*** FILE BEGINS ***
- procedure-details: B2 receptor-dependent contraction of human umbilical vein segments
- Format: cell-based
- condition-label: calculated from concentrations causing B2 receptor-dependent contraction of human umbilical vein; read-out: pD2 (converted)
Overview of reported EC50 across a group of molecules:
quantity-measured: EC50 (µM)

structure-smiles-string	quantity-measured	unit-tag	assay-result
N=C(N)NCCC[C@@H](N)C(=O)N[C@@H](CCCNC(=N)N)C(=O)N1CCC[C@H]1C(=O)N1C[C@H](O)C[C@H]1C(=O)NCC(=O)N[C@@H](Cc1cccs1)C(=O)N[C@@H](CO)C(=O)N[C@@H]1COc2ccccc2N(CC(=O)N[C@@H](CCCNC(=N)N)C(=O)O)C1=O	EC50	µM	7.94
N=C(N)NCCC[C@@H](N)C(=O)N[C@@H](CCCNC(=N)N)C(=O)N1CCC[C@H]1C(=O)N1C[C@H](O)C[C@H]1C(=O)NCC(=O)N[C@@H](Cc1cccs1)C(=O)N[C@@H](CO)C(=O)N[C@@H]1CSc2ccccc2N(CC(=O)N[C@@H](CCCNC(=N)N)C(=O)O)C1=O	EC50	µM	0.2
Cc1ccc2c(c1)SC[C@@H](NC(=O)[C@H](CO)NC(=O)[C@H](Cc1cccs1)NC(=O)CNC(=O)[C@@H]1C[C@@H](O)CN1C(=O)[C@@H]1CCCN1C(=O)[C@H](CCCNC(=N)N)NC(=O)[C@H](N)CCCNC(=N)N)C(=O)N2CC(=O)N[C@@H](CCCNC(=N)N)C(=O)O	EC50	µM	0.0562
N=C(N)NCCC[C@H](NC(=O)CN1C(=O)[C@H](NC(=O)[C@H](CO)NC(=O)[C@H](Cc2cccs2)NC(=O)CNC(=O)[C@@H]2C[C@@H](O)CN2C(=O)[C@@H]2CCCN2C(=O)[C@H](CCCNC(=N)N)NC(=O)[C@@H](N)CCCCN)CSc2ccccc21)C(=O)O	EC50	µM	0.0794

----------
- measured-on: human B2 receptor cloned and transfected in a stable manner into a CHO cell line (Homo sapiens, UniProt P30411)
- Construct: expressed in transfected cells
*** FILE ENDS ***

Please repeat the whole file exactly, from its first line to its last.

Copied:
- procedure-details: B2 receptor-dependent contraction of human umbilical vein segments
- Format: cell-based
- condition-label: calculated from concentrations causing B2 receptor-dependent contraction of human umbilical vein; read-out: pD2 (converted)
Overview of reported EC50 across a group of molecules:
quantity-measured: EC50 (µM)

structure-smiles-string	quantity-measured	unit-tag	assay-result
N=C(N)NCCC[C@@H](N)C(=O)N[C@@H](CCCNC(=N)N)C(=O)N1CCC[C@H]1C(=O)N1C[C@H](O)C[C@H]1C(=O)NCC(=O)N[C@@H](Cc1cccs1)C(=O)N[C@@H](CO)C(=O)N[C@@H]1COc2ccccc2N(CC(=O)N[C@@H](CCCNC(=N)N)C(=O)O)C1=O	EC50	µM	7.94
N=C(N)NCCC[C@@H](N)C(=O)N[C@@H](CCCNC(=N)N)C(=O)N1CCC[C@H]1C(=O)N1C[C@H](O)C[C@H]1C(=O)NCC(=O)N[C@@H](Cc1cccs1)C(=O)N[C@@H](CO)C(=O)N[C@@H]1CSc2ccccc2N(CC(=O)N[C@@H](CCCNC(=N)N)C(=O)O)C1=O	EC50	µM	0.2
Cc1ccc2c(c1)SC[C@@H](NC(=O)[C@H](CO)NC(=O)[C@H](Cc1cccs1)NC(=O)CNC(=O)[C@@H]1C[C@@H](O)CN1C(=O)[C@@H]1CCCN1C(=O)[C@H](CCCNC(=N)N)NC(=O)[C@H](N)CCCNC(=N)N)C(=O)N2CC(=O)N[C@@H](CCCNC(=N)N)C(=O)O	EC50	µM	0.0562
N=C(N)NCCC[C@H](NC(=O)CN1C(=O)[C@H](NC(=O)[C@H](CO)NC(=O)[C@H](Cc2cccs2)NC(=O)CNC(=O)[C@@H]2C[C@@H](O)CN2C(=O)[C@@H]2CCCN2C(=O)[C@H](CCCNC(=N)N)NC(=O)[C@@H](N)CCCCN)CSc2ccccc21)C(=O)O	EC50	µM	0.0794

----------
- measured-on: human B2 receptor cloned and transfected in a stable manner into a CHO cell line (Homo sapiens, UniProt P30411)
- Construct: expressed in transfected cells